What is Blockchain Security

This article will teach you about the security of blockchain networks and how they help keep your transactions safe and secure.

Since its inception, many malicious activities have threatened the security of blockchain networks. In August 2010, a hacker siphoned 184 billion worth of Bitcoin by adding a bug into the Bitcoin network. However, the bug was quickly identified and erased from the blockchain by developers.

You can imagine what would have happened if the hacker had been successful and the bug hadn’t been identified. The existence of blockchain would have been greatly threatened. There have been many industries that adopted blockchain technology for the transfer of data. The technology boasts of an iron-clad defense system that is highly improbable to hack. Although the industry has boomed graciously, its security has been threatened by hackers and different scams.

What makes up the Blockchain Security System

As a decentralized and digitized ledger, blockchain boasts a tightly secure peer-to-peer encryption method of confirming and verifying transactions. Blockchain networks use a distinct protocol to verify transactions; hence false operations are detected easily. The security in blockchain systems is built on the following:

Encryption

This is a special method of the wallet where you are provided with a unique key called a “hash.” Hashing is a mathematically generated process that is peculiar with public-key cryptography. Specific and fixed output is generated irrespective of the number of times the function is used. It is the key to every user’s safety deposit box in the crypto space. 

Type of fraud in the Crypto Space

Phishing

This is a form of fraud where scammers send out emails that mimic reputable and trusted companies’ emails. These malicious emails are sent to wallet owners, asking them to provide their personal information on the make-believe link. Therefore, phishing scams use the user’s computer as a host for illegal cryptocurrency mining. A report showed that blockchain investors lost $225 million in the first half of 2017 alone.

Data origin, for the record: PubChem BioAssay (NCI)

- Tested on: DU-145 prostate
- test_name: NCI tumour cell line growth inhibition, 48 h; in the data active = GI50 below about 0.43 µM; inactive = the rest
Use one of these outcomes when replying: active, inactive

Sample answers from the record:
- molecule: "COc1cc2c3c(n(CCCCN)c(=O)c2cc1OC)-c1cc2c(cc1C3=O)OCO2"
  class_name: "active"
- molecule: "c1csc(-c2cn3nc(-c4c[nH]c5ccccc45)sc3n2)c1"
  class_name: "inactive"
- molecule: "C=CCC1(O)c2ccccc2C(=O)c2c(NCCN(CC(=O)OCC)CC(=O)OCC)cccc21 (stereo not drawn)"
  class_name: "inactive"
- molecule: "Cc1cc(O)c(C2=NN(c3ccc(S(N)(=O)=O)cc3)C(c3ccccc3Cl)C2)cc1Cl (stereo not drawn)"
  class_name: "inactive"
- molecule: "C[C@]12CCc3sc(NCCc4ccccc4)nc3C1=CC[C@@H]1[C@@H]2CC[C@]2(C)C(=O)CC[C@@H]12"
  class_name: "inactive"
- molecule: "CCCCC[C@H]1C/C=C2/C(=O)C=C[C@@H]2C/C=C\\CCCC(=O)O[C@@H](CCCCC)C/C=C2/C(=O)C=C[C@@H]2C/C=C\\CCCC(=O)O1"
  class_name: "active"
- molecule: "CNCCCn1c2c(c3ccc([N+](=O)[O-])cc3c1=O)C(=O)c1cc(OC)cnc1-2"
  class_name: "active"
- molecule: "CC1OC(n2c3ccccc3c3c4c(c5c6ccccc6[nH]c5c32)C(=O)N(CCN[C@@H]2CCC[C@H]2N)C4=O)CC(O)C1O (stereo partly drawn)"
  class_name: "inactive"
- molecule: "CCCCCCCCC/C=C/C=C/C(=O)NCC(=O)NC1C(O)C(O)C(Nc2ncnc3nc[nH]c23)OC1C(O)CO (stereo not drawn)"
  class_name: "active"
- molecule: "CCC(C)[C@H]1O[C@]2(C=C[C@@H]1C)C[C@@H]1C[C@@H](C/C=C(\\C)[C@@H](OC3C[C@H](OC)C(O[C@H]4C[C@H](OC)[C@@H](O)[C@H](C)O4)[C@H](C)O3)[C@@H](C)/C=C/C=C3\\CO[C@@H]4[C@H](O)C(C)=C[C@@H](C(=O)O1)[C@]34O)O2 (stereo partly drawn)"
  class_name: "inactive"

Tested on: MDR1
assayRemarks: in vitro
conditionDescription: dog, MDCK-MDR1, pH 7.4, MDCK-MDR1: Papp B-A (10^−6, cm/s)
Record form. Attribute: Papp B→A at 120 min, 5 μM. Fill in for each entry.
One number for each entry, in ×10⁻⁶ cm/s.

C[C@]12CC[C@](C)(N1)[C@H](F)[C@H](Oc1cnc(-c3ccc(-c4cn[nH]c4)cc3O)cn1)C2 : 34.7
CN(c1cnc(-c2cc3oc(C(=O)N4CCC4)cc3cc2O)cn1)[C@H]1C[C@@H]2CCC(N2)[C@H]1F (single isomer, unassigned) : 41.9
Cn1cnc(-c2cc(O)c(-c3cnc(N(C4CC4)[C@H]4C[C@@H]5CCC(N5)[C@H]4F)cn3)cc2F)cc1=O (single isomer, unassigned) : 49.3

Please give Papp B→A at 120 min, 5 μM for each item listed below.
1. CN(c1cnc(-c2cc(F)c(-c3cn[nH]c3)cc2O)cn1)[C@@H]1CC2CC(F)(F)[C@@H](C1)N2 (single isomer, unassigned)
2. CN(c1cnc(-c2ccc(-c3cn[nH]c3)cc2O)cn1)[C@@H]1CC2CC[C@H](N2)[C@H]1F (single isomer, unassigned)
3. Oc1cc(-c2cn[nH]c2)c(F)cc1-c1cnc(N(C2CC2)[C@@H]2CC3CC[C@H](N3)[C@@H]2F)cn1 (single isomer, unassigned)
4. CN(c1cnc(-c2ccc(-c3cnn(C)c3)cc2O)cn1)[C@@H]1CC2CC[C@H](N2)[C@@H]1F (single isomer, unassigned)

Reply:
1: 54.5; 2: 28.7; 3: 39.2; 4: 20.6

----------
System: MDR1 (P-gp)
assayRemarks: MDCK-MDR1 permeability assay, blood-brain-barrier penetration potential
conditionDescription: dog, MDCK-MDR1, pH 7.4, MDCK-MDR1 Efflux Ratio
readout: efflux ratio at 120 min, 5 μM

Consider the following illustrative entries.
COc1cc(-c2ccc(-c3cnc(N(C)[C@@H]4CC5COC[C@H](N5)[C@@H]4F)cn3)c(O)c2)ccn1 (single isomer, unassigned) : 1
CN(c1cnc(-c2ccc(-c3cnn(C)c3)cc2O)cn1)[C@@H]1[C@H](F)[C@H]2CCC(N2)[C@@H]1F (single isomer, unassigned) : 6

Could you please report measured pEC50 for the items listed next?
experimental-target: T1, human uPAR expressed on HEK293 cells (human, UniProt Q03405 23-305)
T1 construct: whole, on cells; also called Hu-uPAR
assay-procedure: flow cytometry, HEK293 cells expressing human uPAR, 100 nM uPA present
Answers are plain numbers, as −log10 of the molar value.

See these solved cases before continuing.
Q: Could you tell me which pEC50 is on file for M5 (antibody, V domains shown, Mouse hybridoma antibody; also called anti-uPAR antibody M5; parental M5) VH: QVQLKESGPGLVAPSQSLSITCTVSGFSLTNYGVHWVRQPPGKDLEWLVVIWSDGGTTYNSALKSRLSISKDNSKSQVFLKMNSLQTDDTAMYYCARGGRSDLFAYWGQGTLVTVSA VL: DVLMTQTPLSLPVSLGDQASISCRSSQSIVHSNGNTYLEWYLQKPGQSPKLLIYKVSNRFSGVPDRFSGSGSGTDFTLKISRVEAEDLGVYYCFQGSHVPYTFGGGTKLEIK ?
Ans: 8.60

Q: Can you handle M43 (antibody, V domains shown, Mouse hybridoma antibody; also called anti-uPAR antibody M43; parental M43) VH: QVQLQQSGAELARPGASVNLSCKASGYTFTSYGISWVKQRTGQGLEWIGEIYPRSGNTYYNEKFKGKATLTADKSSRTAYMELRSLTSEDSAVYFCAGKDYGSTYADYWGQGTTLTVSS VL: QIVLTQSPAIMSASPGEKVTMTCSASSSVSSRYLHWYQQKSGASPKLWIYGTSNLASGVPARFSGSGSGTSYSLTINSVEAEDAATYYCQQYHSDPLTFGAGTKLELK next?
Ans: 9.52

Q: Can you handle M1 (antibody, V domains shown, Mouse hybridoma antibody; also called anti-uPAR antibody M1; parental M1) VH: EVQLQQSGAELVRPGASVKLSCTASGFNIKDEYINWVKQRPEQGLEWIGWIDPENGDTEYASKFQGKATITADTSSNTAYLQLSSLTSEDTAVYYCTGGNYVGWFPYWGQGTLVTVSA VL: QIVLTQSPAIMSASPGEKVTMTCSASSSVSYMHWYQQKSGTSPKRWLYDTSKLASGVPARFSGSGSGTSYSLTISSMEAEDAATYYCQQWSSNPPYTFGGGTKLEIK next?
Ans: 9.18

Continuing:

Sybil Attacks

This involves the creation of multiple false identities on a peer-to-peer network. In a blockchain system, Sybil attack runs various nodes simultaneously, swarming the network with these false identities, causing the system to crash. The name is coined from Sybil’s titular character, who was diagnosed with a dissociative identity disorder. 

Routing

Blockchain technology depends greatly on the upload and download of information in real-time. In a routing attack, a hacker intercepts data sent to internet service providers. The hacker partitions the blockchain system, but the system will appear to be functioning optimally. Meanwhile, the hacker is making away with funds from the system. 

Measures to Prevent Cryptocurrency Fraud

Users, exchanges, token, and blockchain companies have realized the need to learn from the past and identify and neutralize fraud in the peer-to-peer network. Here are some of the measures to checkmate hackers:

Two-factor Authentication (2FA)

Also called two-step authentication, 2FA is a familiar term in the blockchain space. It is an added layer of your wallet security where you provide your wallet key and provide a one-time password or OTP. It is generated in real-time to access your wallet. This way, if a hacker gains access to your user password, the hacker will have to own the pre-set OTP device before he can access your wallet. This guarantees an extra layer of security against attacks like phishing. 

Anti-phishing software

This software is specially designed to identify malicious links, email threats, fake websites, etc. In most cases, it approves legitimate websites and links. Some anti-phishing software is capable of verifying web addresses on a mass scale. 

Blacklisting

Cryptocurrency companies can protect themselves from falling victim to repeated patterns if fraud by identifying fraudulent initial coin offerings (ICOs), phishing patterns, and identity thieves and blacklisting them. 

Cold Wallets 

A cold wallet is not connected to the internet; hence it is less vulnerable to hacking and other malicious attacks. A cold wallet is much more secure and is readily available to users in the form of a device.